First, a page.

California's scrub Mediterranean landscape has enchanted the imagination of Steve Borelli since childhood. He captures the still and tender moments that nature has to offer, with a role. Often times, Steve chooses natural scenes with simple man made elements such as roads or fences. He states, "Certain man made Landmarks give the natural world character or scenic tonal qualities like a perfectly tuned instrument." He waits for unusual sunlight. Dark rain clouds steer his mood, always following their shadows on the land. He then chooses scenes to be glorified as he sees and feels them.









"Within us all is an upwelling of spiritual influence--it encourages us to reach deeply within us and to be in the presence of our original self--uninfluenced by the changing world around us all. But work, commuting, bills, and factors that push us to our tolerance level work to eviscerate the natural roadmap to our inner self. The purpose of my images is to take the person by the hand and gently walk them past the obstacles to a place of calmness and peace. We know the answer--but sometimes we need help taking the first step."


Born in Hollister, California between the gentle precipices of Fremont's Peak and Santa Ana Peak--the young artist set-out to unearth the mysteries of mountains and ecosystems; the journey continues. Having earned a B.S. in Physical Geography and Imaging, Steve credits his formal training in land forms as the cataclysmic skill-set he has used to form an organic bridge between land and imaging.

Gicl'ee, (pronounced "zhee-clay") translated in French as, "fine spray", is an advanced ink jet technique that delivers supreme quality by placing millions of droplets of ink on to paper--on a scale of quality not found with traditional ink jet. Renowned for creating prints that last 100 years, Gicl'ee's use of Pigmented Ink and Archival acid free paper is the discriminating preference of customers who want complete assurance their pictures will endure without fading for their future generations to enjoy.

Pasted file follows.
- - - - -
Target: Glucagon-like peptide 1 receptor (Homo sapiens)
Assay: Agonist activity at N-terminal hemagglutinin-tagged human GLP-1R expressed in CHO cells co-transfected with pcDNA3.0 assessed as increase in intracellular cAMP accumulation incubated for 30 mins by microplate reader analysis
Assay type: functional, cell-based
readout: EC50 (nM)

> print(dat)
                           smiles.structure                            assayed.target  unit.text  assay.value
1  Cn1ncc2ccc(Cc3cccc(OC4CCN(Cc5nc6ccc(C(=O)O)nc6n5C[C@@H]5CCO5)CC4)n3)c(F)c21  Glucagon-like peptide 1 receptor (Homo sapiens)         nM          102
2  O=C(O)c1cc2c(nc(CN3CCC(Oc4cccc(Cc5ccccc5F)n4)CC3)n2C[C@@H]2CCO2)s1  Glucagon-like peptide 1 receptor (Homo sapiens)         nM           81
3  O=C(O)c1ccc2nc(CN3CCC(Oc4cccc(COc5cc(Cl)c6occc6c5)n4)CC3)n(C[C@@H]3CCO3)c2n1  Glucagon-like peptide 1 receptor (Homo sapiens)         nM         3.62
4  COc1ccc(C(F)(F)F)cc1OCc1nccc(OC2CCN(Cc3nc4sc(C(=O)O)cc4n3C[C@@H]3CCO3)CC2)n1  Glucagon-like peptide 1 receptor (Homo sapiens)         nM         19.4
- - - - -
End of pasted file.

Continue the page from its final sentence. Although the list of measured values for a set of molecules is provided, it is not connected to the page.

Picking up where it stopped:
"My current focus in photography is creating landscape prints, those of which resemble what I have seen in the field. Imposing false color to impress a larger audience has never been me. It's not in my soul. I use Adobe Photoshop to balance out highs and lows similar to that of an equalizer for music. Whether an image is captured digitally or by film, it goes through several processes before it becomes finalized on paper. Camera, scanner, image editing software, printer software all could skew original color or tone further away from the original.

Instruments have never been able to capture true color, especially shadowed greens. Hindered color and the processes available were the reason Ansel Adams never concentrated on color photography but B/W. He realized color was never captured as being true. I'm sure if he were alive today and shooting, he would be a lot happier with imaging control, and color values. Adams and earlier masters of photography such as Alfred Stieglitz, 1864-1946, both used manipulation. Everything's manipulated in visual arts or it would be called a leaf, a rock, or a tortoise shell. 

I often choose landscapes that are not yet in commercials or textbooks, emphasizing the rural soul of California. I seek to glorify the places and elements, which are not sought in high numbers. Many popular places have already been creatively captured. Being a fellow musician, it’s sort of like being asked to play “Louie Louie”. Why? It’s been done and by the original artist. I play my own songs and I capture my own scenes, my way."